Services at 10:30 am every Sunday
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Entering the Passion: Risking Temptation

Message for April 5, 2020

Texts: Mark 14:32-52 and Ephesians 6:11-17

JESUS MAFA. Christ on Gethsemane, from Art in the Christian Tradition, a project of the Vanderbilt Divinity Library, Nashville, TN. http:// diglib.library.vanderbilt.edu/act-imagelink.pl?RC=48391. Original source: http://www.librairie-emmanuel.fr.


As I sat down to begin writing this sermon, it was Wednesday, and the Internet was down at my house. I had been acting up over the past few days, coming on for a few minutes or a few hours, and then going down again. Albert was been trying his patience, doing battle over the phone with folks at AT&T, and communicating via text with a Frogsong neighbor who had been fiddling around in an effort to boost Internet speeds for others in our community. According to AT&T, there’s some matter about a former business account at this address that the computer seems determined not to close and “forget;” the system also keeps “remembering” a phone number of Albert’s that no longer is his. Albert went through this same rigamarole a year ago when he was trying to get an AT&T landline for emergencies; that process took about three weeks. This time, they told us a technician can come on Monday. I was trying to stay calm as I thought about my dependence on this thing called the Internet: how it’s been such a blessing to keep me connected to all of you over the past three weeks, how wonderful it was to be able to post a worship experience and sermon to YouTube, the thrill and challenge of the learning curve with Zoom and sound recording equipment and video editing software. And then, on Wednesday, I was stymied. The temptation I felt that morning, as I was forced to postpone a Bible study and prayer meeting, and sat at the computer with a Bible at my side, was about not giving in to despair.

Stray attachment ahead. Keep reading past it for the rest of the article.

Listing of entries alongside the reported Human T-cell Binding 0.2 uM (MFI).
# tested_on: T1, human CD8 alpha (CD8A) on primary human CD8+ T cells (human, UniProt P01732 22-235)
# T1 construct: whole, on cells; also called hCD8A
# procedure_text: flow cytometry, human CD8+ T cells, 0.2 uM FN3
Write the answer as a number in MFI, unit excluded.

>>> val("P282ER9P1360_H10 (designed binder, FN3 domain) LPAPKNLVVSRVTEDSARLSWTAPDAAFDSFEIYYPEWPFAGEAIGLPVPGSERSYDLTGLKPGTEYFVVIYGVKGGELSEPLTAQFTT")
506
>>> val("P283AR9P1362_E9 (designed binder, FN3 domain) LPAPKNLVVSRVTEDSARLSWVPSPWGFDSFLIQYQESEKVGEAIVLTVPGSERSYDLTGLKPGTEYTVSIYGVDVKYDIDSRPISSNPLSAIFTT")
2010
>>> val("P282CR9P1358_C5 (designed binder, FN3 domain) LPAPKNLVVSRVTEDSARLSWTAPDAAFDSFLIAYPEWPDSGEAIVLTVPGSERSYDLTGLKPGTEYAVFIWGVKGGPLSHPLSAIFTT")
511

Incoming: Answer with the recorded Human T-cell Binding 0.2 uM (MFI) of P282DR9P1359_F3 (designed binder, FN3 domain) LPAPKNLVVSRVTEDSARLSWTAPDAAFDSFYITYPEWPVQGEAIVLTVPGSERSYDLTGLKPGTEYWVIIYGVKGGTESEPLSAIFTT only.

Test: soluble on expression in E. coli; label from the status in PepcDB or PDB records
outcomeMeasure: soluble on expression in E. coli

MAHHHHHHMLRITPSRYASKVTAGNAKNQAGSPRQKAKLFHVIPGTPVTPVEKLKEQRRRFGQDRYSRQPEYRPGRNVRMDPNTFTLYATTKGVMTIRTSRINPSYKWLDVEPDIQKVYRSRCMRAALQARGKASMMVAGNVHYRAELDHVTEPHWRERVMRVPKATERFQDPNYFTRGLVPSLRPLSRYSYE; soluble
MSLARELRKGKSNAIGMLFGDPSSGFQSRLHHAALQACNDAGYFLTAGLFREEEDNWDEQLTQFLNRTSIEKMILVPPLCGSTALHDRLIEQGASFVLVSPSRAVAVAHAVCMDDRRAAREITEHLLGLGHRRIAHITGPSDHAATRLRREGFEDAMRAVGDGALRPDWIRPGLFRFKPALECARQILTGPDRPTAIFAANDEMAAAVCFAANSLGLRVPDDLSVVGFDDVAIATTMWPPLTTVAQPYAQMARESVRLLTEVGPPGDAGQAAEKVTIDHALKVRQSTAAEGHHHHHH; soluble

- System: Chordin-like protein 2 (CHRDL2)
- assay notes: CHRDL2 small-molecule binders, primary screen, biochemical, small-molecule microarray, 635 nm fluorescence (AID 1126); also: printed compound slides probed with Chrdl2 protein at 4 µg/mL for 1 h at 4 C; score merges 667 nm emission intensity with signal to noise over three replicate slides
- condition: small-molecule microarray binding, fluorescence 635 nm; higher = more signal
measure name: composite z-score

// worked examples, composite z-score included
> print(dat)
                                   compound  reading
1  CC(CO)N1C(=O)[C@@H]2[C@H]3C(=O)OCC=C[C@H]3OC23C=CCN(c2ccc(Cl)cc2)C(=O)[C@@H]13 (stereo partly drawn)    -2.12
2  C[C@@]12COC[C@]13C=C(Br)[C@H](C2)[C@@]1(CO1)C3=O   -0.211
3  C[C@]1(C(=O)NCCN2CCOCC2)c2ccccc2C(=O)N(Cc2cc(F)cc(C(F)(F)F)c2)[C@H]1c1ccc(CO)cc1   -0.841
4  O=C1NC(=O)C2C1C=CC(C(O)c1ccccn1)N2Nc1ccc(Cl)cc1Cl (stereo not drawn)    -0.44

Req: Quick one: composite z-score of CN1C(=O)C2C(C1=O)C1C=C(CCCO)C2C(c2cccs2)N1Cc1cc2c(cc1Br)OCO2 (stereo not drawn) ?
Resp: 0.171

Two insights from A.J. Levine on this Gethsemane story rumbled around in my heart:

·        “… the importance of prayer, even when we know the answer will be no.” and